A Dallas newspaper columnist apologized for comparing publishers of Christian-school textbooks to people that American soldiers are fighting in Iraq, calling his earlier comment “unnecessarily provocative.”
Steve Blow, a metro columnist in the Dallas Morning News and a self-described Southern Baptist, wrote in his March 5 column of being appalled by student workbooks that portray liberals as godless and conservatives as following the will of God.
After hearing from a concerned mom about politically charged lessons from Accelerated Christian Education, a Florida company that publishes Christian curriculum for church schools and home schools, Blow said he ordered sets of American and Texas history workbooks from ACE.
“The booklets are designed for individual, self-paced work,” Blow reported. “For the most part, they offer a straightforward, rather dry, dates-and-names approach to history.”
But there were “some definite quirks,” he said. The correct answer to a question about “the single most important event in American history” is the Great Awakening, a religious revival. The “most marked development in modern Texas,” according to the text, is “the growth of church schools.”
Explaining the re-election of Bill Clinton, the publisher says, “To some Americans, a healthy economy is more important than the moral fiber of their country.”
Jimmy Carter is described as someone who “claimed to be a Believer.”
The American history workbook claims “there is simply no true scientific support for the theory” of evolution, he said, and goes further by setting up a choice between evolution and God.
“Both cannot be right. Is it logical to trust Darwin or God? It is odd that whenever given the choice of accepting the Bible or some man-written book, the liberals always reject the Bible and accept the other book.”
Blow said private schools can teach anything they want, but he questioned “when does education become indoctrination?” and “when does it begin to affect us all?”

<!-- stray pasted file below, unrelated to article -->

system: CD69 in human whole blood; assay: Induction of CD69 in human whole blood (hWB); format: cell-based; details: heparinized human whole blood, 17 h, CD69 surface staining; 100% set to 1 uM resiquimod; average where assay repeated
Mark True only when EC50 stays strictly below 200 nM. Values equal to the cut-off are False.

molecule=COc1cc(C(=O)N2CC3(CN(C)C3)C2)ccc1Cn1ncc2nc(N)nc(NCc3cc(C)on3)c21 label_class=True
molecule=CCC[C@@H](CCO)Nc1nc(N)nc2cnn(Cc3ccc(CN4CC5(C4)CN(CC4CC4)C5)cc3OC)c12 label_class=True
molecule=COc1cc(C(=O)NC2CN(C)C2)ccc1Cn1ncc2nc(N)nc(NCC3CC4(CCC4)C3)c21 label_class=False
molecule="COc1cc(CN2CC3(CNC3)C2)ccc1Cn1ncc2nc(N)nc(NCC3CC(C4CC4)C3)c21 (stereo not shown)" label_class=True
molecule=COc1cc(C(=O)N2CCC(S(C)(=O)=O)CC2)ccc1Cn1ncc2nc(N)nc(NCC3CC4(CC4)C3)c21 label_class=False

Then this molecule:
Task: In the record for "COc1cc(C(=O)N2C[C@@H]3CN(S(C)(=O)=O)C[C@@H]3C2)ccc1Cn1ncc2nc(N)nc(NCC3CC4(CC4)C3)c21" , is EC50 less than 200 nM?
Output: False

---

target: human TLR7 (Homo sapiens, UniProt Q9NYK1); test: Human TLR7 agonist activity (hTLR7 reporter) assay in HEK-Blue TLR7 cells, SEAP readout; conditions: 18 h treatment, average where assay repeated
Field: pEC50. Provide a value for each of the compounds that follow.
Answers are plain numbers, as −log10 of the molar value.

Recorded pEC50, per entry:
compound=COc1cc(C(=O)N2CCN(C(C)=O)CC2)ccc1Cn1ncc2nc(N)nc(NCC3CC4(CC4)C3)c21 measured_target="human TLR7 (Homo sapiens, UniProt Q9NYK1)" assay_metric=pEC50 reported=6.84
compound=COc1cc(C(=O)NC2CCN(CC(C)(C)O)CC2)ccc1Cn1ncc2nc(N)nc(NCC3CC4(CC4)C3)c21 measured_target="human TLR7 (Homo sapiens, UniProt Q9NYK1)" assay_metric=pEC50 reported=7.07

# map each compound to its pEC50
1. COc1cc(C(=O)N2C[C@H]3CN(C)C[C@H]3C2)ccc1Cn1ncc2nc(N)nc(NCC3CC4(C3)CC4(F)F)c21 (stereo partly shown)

Blow said he tried to discuss educational philosophy with officials from ACE, but after they heard his questions, he got “a polite decline.”
“I’m sure they’re nice, well-intentioned folks and all that,” he concluded. “But a question comes to mind: If they teach that God is only on their side, how is that different from those we fight in Iraq?”
A week and a half later Blow said he regretted writing that final paragraph. “I think it was unnecessarily provocative,” he said.
“To be honest, I wrestled with that paragraph,” he confessed. “In hindsight, I wish I had wrestled a little longer.”
“One of the things that grieve me most these days is the nastiness that creeps into most every debate,” he said. “I’m afraid I added fuel to the fire.”
“I don’t know how we ended up so polarized, so angry and emotional over issues of the day. But I sure wish we could creep back toward civility and respect,” Blow continued. “We’ve got to resist this temptation to demonize those we disagree with. That’s how a teacher ends up comparing the president to Hitler. That’s how Pat Robertson comes to label Muslim extremists as ‘satanic.'”
Though he didn’t intend it, Blow said he feared the paragraph came off as equating Christian conservatives with murdering terrorists. In hindsight, he said he wished he had softened the paragraph to say, “If they teach that God is only on their side, isn’t that some of what we’re fighting in Iraq?”
“Maybe the difference is subtle, but the distinction is important,” he said. “I don’t want to demonize others. But I stand by my belief that portraying political opponents as godless is a dangerous road to go down.”
Bob Allen is managing editor of EthicsDaily.com.